We may be winning then, or making the first steps.

The Culture War is not about culture at heart: it is about power. As Hobbes observed, in the first place, I put for a generall inclination of all mankind, a perpetuall and restlesse desire of Power after power. The left-wingers, cultural Marxists, Wokeists, call them what you will, have hitherto enjoyed power. Elections and Parliament mean nothing if feigned outrage and feigned offence force the government to your will, and by the time Mrs May’s ministry had run its course, they were in undisputed control, removing public servants from office at a whim. Then there was the election in December 2019, and it might not have made any difference to the structure of power, and no election for an age has done. Something changed though. The was cultural divide in the nation was made, by Brexit into a yawning chasm, and the revenge of the spurned was seen in the fall of the Red Wall. This was a mandate for change. Boris returned to Number 10 with Dominic Cummings at his side, now with the mandate and majority and manpower to make changes.

The new extremism amongst Cultural Marxists is to be expected; they are outraged that their power has been challenged. The counter-revolution against them is underway.

There has been no change in the Twittermob. People are still persecuted and sacked for transgressing the rules set by extremists. The police still make political distinctions between different groups of rioters, shops still make customers feel unwelcome with lurid rainbow flag displays, and television reporters have still not realised that “far right” does not mean what they have been telling people it does. However that all now though seems to stop at the doors of Whitehall. There is pressure on the Civil Service to align with the programme, and there is even a Tory as Director General of the BBC. There is now open talk of a push back, of fighting the Culture War. How, has not been explained. On our side, the culturally conservative side, we play with a straight bat out of principle, and to avoid accusations of tyranny – the irony is not lost. There are lessons to learn from Hobbes about all this: mankind has not changed in four hundred years, nor indeed in forty thousand.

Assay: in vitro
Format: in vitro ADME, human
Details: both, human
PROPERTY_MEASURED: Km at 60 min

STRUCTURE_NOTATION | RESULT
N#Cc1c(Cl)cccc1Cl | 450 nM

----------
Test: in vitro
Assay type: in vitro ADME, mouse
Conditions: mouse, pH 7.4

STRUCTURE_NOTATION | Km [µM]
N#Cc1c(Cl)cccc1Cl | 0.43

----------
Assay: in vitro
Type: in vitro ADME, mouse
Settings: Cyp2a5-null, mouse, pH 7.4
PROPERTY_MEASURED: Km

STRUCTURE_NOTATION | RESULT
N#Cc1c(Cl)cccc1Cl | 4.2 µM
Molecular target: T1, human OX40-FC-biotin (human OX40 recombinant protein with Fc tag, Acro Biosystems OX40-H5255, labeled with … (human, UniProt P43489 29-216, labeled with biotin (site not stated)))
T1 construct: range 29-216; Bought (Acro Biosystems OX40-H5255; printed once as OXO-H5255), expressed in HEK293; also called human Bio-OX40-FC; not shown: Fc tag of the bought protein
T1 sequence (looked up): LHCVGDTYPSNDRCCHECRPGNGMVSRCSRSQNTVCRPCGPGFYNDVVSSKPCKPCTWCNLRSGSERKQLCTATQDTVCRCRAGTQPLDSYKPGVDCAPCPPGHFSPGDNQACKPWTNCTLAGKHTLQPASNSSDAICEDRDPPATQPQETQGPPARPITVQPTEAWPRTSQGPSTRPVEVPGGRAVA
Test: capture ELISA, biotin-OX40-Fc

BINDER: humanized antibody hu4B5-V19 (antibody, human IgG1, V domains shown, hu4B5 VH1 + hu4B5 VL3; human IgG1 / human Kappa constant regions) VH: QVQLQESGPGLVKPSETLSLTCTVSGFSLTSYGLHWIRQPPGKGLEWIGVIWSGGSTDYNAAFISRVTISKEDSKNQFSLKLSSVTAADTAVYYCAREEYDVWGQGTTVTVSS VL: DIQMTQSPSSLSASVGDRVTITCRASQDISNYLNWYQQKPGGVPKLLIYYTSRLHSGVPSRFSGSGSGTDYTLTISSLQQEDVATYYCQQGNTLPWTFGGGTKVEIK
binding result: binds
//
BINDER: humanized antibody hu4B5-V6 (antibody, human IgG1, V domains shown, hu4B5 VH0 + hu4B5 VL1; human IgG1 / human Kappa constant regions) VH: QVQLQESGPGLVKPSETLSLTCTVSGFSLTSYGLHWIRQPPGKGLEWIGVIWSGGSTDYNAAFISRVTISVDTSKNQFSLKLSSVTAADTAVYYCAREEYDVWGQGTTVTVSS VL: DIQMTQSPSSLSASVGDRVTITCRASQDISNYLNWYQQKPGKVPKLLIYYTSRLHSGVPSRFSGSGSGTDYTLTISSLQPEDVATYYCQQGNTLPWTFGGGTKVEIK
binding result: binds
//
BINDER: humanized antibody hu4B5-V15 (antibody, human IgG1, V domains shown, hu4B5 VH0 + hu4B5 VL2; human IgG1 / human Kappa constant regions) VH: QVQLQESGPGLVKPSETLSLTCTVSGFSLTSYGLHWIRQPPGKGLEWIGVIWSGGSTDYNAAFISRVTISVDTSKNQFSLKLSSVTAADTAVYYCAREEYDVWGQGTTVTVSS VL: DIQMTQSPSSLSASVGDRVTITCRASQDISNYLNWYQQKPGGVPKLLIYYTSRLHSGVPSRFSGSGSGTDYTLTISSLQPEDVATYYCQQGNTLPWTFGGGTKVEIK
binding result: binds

For now, there is robustness in Whitehall. This may spread. The momentum cannot stop though, because the other side will not stop. The success in giving Tony Abbott the position he has, not as a political gesture but because he is a bonzer pick to do the job, is a good sign for the future.